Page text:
not only you can tell the components, but also de origins of most complex mixtures by the technique known as chemical fingerprinting. Using chemical fingerprinting, analytical chemists can tell you, for instance, if an oil tarball found in the Gulf of Mexico came from the BP blown oil well, or from other spill etc and can tell you if an attar came from India, or China, etc.
    interesting.

    i am no expert in chemical analysis, but i heard about these fingerprints. you know, perfumery ingredients is a rather shady business. these fingerprints, they get faked. they alter a cheap rose oil, until they have the fingerprint of something much, much more expensive. it makes everything very complicated for the buyers. :(

    i would love to hear your comments on this.
    Last edited by gido; 17th October 2010 at 09:19 PM.

  7. #37
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    Default Re: Does a gaschromatograph = possible rebirth of a lost legend ?

    Quote Originally Posted by Snafoo View Post
    One such is Aroma Alternatives in Austin TX., which quotes a price of $95/hour, with the following disclaimer: "Depending on the level of difficulty of the product hours and time frame can vary widely and until the development of reverse engineering toward said product starts there will be no idea how long or how many hours it will take to develop said product."
    there are several suppliers that offer this service, i know http://www.thegoodscentscompany.com/index.html does it (they have a great site btw which list almost every material that is being on the market with their properties) and www.perfumersworld.com does it as well. i believe they have a fixed price of $100, but you probably just get a sheet with the constituents and their percentages.

  8. #38
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    Default Re: Does a gaschromatograph = possible rebirth of a lost legend ?

    Guys, let`s cut it out with quarrels on matters of size: David, as per answers to your question, it is clear chemists and trained noses can reconstruct classics, but... what about production costs? And what about sales: will customers will be eager to pay for reconstructed blends?

    I also love the idea, but to the extent of my knowledge, the are accords in classic scents that many perceive as dated. I had the chance of testing an extensive amount of historical blends and many describe most of them as "old", "dated", "old-lady/man", etc. If I have to describe which notes are the ones to blame, I'd say iris and / or "talcum-powder-like" notes. Even scents available nowadays which are extensively liked by many BNoters are described as "passé", specially those dating from the 1970's / 1980's. To my surprise, synthetic notes common in present-day scents are among accords described as "modern". So the answer would be, "yes, but what for?"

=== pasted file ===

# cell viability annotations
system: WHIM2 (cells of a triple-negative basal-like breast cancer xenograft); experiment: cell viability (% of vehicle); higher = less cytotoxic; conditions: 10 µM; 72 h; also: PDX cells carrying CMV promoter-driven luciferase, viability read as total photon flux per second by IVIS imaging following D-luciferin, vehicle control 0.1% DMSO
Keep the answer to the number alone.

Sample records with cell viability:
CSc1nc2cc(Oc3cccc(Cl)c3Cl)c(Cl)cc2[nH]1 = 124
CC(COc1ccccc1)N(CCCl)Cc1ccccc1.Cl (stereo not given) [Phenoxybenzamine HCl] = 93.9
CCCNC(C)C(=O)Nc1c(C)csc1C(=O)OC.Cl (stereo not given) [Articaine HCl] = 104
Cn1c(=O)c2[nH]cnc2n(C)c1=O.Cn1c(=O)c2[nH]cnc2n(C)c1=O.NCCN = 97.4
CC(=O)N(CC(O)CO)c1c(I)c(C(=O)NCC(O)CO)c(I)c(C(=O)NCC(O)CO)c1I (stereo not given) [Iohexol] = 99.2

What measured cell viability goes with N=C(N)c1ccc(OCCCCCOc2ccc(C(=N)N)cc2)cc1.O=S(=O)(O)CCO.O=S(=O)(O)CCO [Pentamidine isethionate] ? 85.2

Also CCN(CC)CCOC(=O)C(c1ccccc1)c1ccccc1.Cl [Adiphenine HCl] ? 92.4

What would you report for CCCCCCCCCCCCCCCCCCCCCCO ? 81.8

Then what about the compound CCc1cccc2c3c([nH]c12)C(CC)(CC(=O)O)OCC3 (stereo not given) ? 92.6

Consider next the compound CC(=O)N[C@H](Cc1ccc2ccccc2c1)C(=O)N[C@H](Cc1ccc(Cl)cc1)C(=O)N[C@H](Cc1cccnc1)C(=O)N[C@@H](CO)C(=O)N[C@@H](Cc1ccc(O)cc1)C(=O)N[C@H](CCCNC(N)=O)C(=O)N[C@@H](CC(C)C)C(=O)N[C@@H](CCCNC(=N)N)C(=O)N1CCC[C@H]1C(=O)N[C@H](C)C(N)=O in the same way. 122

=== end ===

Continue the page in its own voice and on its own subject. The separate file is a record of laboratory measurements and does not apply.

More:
Simple; I am in love with the idea of launching a line of non-IFRA compliant classic style scents for customers disregarding mainstream fragrances, besides the fact that a bunch of classic fragrances are described as wonderful - it happened to a 11 year old daughter of mine who had the chance of trying a chypre from the 1960s made by a local company and found it amazingly good, the best she had ever smelt so far. So I guess there is a business opportunity around.

    Quote Originally Posted by PerfumeCollector View Post
    First, you have to have the instrumentation, but if I go to a laboratory for such a test, the bill would range between 500 to 1000 bucks.
    Thanks, data for my businessplan!

  9. #39

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    Default Re: Does a gaschromatograph = possible rebirth of a lost legend ?

    I can also tell you exactly what will happen if you do duplicate one of these lost classics, if you nail it right on the head, 100% right: the critics -- including those here -- will all say, "It's just not the same," "It's just not as good."

  10. #40

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    Default Re: Does a gaschromatograph = possible rebirth of a lost legend ?

    Quote Originally Posted by Pollux View Post
    I am in love with the idea of launching a line of non-IFRA compliant classic style scents for customers disregarding mainstream fragrances, besides the fact that a bunch of classic fragrances are described as wonderful - it happened to a 11 year old daughter of mine who had the chance of trying a chypre from the 1960s made by a local company and found it amazingly good, the best she had ever smelt so far. So I guess there is a business opportunity around.
    I think it work and be successful as a niche', small-scale thing.